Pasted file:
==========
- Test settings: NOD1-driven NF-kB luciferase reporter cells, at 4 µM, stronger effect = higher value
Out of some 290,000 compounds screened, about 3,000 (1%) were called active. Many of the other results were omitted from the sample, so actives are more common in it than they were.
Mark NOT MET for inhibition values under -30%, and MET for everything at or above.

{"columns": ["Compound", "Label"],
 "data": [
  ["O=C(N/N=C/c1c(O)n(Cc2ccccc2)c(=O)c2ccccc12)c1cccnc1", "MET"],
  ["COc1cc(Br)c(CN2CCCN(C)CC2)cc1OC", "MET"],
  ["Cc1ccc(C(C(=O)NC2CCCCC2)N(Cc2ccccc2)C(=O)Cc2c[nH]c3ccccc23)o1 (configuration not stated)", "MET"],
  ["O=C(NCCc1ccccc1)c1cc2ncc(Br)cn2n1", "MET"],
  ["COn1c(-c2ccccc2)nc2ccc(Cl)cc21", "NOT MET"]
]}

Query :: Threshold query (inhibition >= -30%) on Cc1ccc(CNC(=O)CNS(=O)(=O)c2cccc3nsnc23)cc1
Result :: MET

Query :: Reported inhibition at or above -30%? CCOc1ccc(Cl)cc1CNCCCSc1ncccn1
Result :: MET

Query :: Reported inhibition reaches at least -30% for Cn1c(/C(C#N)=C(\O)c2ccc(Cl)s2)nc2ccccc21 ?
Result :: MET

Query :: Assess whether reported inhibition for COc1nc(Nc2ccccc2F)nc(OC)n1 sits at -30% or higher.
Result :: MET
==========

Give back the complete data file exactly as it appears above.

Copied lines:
- Test settings: NOD1-driven NF-kB luciferase reporter cells, at 4 µM, stronger effect = higher value
Out of some 290,000 compounds screened, about 3,000 (1%) were called active. Many of the other results were omitted from the sample, so actives are more common in it than they were.
Mark NOT MET for inhibition values under -30%, and MET for everything at or above.

{"columns": ["Compound", "Label"],
 "data": [
  ["O=C(N/N=C/c1c(O)n(Cc2ccccc2)c(=O)c2ccccc12)c1cccnc1", "MET"],
  ["COc1cc(Br)c(CN2CCCN(C)CC2)cc1OC", "MET"],
  ["Cc1ccc(C(C(=O)NC2CCCCC2)N(Cc2ccccc2)C(=O)Cc2c[nH]c3ccccc23)o1 (configuration not stated)", "MET"],
  ["O=C(NCCc1ccccc1)c1cc2ncc(Br)cn2n1", "MET"],
  ["COn1c(-c2ccccc2)nc2ccc(Cl)cc21", "NOT MET"]
]}

Query :: Threshold query (inhibition >= -30%) on Cc1ccc(CNC(=O)CNS(=O)(=O)c2cccc3nsnc23)cc1
Result :: MET

Query :: Reported inhibition at or above -30%? CCOc1ccc(Cl)cc1CNCCCSc1ncccn1
Result :: MET

Query :: Reported inhibition reaches at least -30% for Cn1c(/C(C#N)=C(\O)c2ccc(Cl)s2)nc2ccccc21 ?
Result :: MET

Query :: Assess whether reported inhibition for COc1nc(Nc2ccccc2F)nc(OC)n1 sits at -30% or higher.
Result :: MET